So, you love hillwalking and you’re reasonably fit, but you’re beginning to realise that you actually prefer walking uphill, and that the downhill bits make your knees hurt – sometimes quite a lot! The steeper and longer the downhill, the worse it feels. You find you tense your leg muscles more, which results in muscle pain AND joint pain at the end of the day. If this sounds all too familiar, then it may be time to consider using walking poles (also called trekking poles), particularly if you are planning a trekking or walking holiday.
Should you use walking poles?
Knee troubles can affect us at any age, and you could argue that the younger you are, the more important it is to ensure that you look after your knees. Modern walking poles are similar to ski touring poles, and their use is becoming increasingly popular throughout the world. They provide extra stability and can lower the amount of stress on your legs and knee joints by taking the weight onto the poles through your arms.
Using walking poles, or even a single pole, will reduce knee pain and increase hill climbing power and endurance. They can also help with balance when crossing soft or boggy ground or when crossing rivers, scree running, and doing other activities which put additional strain on your balance. One of the main disadvantages, however, is that their use increases your total energy expenditure, as you are using your arms to take a lot of the strain. They can also keep your hands full and can get in the way on technical sections when you need to use your hands, such as on ladders and short scrambling sections. Some styles of poles have wrist straps so you can let go if necessary without dropping them.
Trekking poles can be very helpful for river crossings. Photo by Jim Ryan from 'Aconcagua: Highest Trek in the World'
Using walking poles
To get the maximum benefit from using walking poles, it's important that you hold the poles correctly and that you adopt the right techniques. Firstly, make sure that the grip feels comfortable to you. Thread your hand up through the strap and grip the pole handle with the strap under the palm of your hand. Adjust the strap to keep the hand secure. You can now lean all your weight onto the straps, while your grip on the poles can remain comfortably relaxed.
Another school of thought is not to use the straps at all – they can either be ignored or removed. This does mean you have to grip the handle more tightly, but allows you to drop the poles quickly, easily take a hand off for getting something out of your pack or for using your map and compass.
Walking poles in use on the Alpine Pass Route
The length of the poles can be adjusted exactly to suit your height and the activity you are doing. Generally speaking, lengthen the poles for descents, and shorten them for ascents. The length for walking along flat or gently slopes should be around waist height, adjusted until you feel comfortable.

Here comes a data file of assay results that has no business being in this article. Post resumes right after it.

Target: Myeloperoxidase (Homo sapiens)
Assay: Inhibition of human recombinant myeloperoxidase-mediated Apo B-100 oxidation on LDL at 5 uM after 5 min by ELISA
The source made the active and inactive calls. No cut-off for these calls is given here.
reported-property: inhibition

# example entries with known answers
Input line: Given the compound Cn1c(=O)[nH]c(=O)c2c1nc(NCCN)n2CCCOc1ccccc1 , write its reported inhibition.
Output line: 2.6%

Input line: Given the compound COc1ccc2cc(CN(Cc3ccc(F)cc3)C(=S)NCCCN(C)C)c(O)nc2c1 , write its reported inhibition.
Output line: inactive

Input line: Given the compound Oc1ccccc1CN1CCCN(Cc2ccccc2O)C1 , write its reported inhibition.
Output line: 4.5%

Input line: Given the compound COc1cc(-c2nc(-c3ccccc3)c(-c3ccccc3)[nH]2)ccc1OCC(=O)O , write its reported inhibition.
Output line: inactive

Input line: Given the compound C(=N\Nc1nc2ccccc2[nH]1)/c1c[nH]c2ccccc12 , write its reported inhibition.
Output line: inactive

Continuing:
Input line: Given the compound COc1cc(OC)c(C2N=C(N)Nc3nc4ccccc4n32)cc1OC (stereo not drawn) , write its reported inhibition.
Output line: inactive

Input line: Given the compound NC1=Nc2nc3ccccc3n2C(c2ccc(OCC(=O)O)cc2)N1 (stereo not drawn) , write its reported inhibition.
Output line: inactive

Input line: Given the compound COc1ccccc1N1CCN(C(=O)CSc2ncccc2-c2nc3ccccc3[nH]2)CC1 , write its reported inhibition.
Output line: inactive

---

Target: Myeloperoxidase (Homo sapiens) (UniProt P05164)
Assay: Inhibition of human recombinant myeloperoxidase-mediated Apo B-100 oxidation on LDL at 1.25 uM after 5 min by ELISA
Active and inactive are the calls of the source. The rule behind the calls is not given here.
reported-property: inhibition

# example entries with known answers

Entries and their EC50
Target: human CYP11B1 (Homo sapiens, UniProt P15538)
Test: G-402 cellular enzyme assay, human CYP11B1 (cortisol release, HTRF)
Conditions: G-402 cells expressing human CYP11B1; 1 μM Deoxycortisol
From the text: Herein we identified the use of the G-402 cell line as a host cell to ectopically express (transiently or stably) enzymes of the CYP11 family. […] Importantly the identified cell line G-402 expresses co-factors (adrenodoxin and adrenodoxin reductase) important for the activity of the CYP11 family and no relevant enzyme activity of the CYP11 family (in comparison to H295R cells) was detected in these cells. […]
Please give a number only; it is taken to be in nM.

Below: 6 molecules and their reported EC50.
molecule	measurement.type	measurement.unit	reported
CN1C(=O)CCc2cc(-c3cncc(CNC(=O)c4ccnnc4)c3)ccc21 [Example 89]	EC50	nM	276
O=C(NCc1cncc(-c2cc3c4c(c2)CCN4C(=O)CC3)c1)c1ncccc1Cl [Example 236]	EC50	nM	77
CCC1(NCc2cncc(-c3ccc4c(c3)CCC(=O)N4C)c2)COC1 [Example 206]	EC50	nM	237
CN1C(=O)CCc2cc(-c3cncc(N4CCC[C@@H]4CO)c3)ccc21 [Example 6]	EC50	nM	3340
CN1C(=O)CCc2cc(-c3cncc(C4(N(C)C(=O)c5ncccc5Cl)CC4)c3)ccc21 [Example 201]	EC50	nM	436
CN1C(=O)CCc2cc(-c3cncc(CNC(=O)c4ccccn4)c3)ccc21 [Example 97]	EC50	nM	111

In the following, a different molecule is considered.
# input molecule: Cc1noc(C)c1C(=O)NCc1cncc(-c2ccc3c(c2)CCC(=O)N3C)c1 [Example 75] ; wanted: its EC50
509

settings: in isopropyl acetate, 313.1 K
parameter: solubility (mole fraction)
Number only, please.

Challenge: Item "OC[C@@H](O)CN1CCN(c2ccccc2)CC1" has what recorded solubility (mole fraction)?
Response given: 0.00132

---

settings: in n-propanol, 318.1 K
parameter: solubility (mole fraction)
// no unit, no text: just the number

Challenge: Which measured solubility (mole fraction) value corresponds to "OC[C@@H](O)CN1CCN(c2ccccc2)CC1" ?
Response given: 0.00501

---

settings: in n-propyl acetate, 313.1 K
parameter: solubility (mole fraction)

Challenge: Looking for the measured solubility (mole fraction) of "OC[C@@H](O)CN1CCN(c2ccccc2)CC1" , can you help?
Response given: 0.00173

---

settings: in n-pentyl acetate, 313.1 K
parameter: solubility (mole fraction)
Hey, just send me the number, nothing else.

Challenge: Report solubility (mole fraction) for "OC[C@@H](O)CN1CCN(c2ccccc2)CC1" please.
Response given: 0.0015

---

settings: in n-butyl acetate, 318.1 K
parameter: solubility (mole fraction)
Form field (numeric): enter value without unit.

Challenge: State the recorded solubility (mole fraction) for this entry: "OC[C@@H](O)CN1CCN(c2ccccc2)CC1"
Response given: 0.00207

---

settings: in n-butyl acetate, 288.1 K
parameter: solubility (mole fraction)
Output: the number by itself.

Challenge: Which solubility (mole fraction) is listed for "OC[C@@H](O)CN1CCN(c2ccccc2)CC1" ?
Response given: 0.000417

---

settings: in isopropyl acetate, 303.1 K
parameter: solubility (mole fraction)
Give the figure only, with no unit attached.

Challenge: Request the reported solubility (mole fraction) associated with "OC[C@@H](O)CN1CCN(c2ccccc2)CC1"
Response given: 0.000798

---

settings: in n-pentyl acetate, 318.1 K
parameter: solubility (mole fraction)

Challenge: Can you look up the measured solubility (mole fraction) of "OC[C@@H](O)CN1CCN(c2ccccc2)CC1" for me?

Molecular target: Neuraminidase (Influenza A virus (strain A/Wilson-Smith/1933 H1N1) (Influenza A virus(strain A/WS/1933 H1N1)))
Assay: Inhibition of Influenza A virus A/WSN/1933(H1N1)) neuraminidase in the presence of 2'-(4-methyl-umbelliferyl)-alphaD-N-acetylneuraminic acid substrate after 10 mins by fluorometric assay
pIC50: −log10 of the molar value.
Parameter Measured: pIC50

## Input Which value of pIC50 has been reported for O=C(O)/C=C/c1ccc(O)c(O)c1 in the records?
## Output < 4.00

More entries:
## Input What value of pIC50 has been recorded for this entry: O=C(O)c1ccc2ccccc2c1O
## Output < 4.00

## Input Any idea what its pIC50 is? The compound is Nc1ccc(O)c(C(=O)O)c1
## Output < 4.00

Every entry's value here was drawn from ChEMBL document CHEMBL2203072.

The best technique is to place the poles in time with each step. Just naturally let your arms swing in their normal rhythm and place the poles on the ground, then apply load to them as you walk through the step. Good technique quickly brings benefits. If you find your arms are tiring, you either have your poles too long, or you are tending to push the pole down, rather than using a smooth flowing movement.
Most walking poles are held in the same way although if you purchase Pacer Poles or similar then they will have a slightly different grip. Try a few pairs in the shop and see what you prefer. Don’t worry if it feels a bit odd using the walking poles for the first day or two. You will soon get the hang of it, and the benefits will become apparent really quickly.
Poles can even be used by runners in the Lake District. Here, Joe Williams uses them to good effect during the Bob Graham Round
Walking poles are not just for those with bad knees
Maybe your knees are fine – why would you need poles? Or perhaps you're a trail runner and have seen people using poles in races. Cicerone's Joe Williams has some advice:
"I only use poles when going uphill. When I am in an mountain ultramarathon, there are many times when you need to walk big uphills, rather than run them. I drive really hard on my poles during long climbs, imagining myself as a four-wheel-drive machine! I've timed it, and there are definitely times when I'm faster walking and using poles than I am running! When running downhill I prefer not to use them as I like to run more naturally, but some people use them like ski poles to help with turns (remember to take your hands out of the straps for safety). If you're really skilled, you can even use them while running on flat trails!"
For some 'advice' on how to use poles, check out this funny video of how to use poles for trail running.
What are the best types of walking poles?
There are a number of very good brands of walking poles, and the choice is down to your own preference regarding weight, price, and other aspects such as hand grip angle and material, shock-absorbers, baskets etc.
The main considerations will be the type of walking you will be doing and how comfortable the poles are for you. For longer trekking trips you will want lightweight poles but equally you need to know they will not easily snap or bend under considerable weight. Walking poles with a shock absorber are unnecessary and they just add weight and complexity. In the snow, you'll definitely need snow baskets, but you should take these off in the summer when they're not necessary.
Where should I buy my walking poles?
You cannot beat the careful consideration and advice of outdoor shops for helping you choose a pair of walking poles. We wholeheartedly recommend chatting to someone in your local outdoor shop where they will be happy to share their specialist advice with you.
If you must shop online make sure that you have read as much as possible about the poles and that you can return them if they don't suit you.